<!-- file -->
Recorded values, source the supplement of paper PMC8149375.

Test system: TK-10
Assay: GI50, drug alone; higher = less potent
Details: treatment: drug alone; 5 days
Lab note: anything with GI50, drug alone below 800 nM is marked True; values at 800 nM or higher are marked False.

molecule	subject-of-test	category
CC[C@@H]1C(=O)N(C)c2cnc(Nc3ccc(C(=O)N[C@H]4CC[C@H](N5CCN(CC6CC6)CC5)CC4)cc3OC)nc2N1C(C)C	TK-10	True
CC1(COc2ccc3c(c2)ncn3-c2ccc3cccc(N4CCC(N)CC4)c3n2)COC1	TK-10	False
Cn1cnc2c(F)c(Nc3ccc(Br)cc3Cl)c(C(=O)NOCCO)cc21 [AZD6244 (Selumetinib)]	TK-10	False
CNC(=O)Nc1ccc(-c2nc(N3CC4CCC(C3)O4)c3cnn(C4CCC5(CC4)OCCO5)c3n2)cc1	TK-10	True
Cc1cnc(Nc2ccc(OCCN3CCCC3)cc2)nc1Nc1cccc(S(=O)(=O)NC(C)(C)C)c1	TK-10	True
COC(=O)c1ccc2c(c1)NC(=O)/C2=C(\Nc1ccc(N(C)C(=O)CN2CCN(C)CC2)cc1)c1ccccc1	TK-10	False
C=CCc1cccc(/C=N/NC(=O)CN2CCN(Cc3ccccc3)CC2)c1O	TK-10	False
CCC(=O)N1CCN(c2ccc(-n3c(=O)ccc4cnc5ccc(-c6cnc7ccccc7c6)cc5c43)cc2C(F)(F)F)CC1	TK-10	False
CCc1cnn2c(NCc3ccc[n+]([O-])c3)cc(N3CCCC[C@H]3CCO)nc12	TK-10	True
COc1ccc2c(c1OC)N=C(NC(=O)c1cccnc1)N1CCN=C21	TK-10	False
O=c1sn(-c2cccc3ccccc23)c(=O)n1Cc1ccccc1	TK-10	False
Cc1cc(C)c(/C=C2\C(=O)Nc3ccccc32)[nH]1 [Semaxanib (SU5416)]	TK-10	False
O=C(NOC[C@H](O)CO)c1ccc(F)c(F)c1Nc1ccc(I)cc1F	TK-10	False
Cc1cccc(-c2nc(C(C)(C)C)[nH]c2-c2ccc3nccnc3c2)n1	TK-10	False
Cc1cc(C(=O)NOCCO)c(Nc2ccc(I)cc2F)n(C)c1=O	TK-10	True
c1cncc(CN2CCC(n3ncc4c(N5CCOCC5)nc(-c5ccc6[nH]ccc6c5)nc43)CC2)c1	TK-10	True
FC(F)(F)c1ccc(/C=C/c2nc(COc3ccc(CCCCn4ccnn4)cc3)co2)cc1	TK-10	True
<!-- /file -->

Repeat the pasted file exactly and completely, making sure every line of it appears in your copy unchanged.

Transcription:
Recorded values, source the supplement of paper PMC8149375.

Test system: TK-10
Assay: GI50, drug alone; higher = less potent
Details: treatment: drug alone; 5 days
Lab note: anything with GI50, drug alone below 800 nM is marked True; values at 800 nM or higher are marked False.

molecule	subject-of-test	category
CC[C@@H]1C(=O)N(C)c2cnc(Nc3ccc(C(=O)N[C@H]4CC[C@H](N5CCN(CC6CC6)CC5)CC4)cc3OC)nc2N1C(C)C	TK-10	True
CC1(COc2ccc3c(c2)ncn3-c2ccc3cccc(N4CCC(N)CC4)c3n2)COC1	TK-10	False
Cn1cnc2c(F)c(Nc3ccc(Br)cc3Cl)c(C(=O)NOCCO)cc21 [AZD6244 (Selumetinib)]	TK-10	False
CNC(=O)Nc1ccc(-c2nc(N3CC4CCC(C3)O4)c3cnn(C4CCC5(CC4)OCCO5)c3n2)cc1	TK-10	True
Cc1cnc(Nc2ccc(OCCN3CCCC3)cc2)nc1Nc1cccc(S(=O)(=O)NC(C)(C)C)c1	TK-10	True
COC(=O)c1ccc2c(c1)NC(=O)/C2=C(\Nc1ccc(N(C)C(=O)CN2CCN(C)CC2)cc1)c1ccccc1	TK-10	False
C=CCc1cccc(/C=N/NC(=O)CN2CCN(Cc3ccccc3)CC2)c1O	TK-10	False
CCC(=O)N1CCN(c2ccc(-n3c(=O)ccc4cnc5ccc(-c6cnc7ccccc7c6)cc5c43)cc2C(F)(F)F)CC1	TK-10	False
CCc1cnn2c(NCc3ccc[n+]([O-])c3)cc(N3CCCC[C@H]3CCO)nc12	TK-10	True
COc1ccc2c(c1OC)N=C(NC(=O)c1cccnc1)N1CCN=C21	TK-10	False
O=c1sn(-c2cccc3ccccc23)c(=O)n1Cc1ccccc1	TK-10	False
Cc1cc(C)c(/C=C2\C(=O)Nc3ccccc32)[nH]1 [Semaxanib (SU5416)]	TK-10	False
O=C(NOC[C@H](O)CO)c1ccc(F)c(F)c1Nc1ccc(I)cc1F	TK-10	False
Cc1cccc(-c2nc(C(C)(C)C)[nH]c2-c2ccc3nccnc3c2)n1	TK-10	False
Cc1cc(C(=O)NOCCO)c(Nc2ccc(I)cc2F)n(C)c1=O	TK-10	True
c1cncc(CN2CCC(n3ncc4c(N5CCOCC5)nc(-c5ccc6[nH]ccc6c5)nc43)CC2)c1	TK-10	True
FC(F)(F)c1ccc(/C=C/c2nc(COc3ccc(CCCCn4ccnn4)cc3)co2)cc1	TK-10	True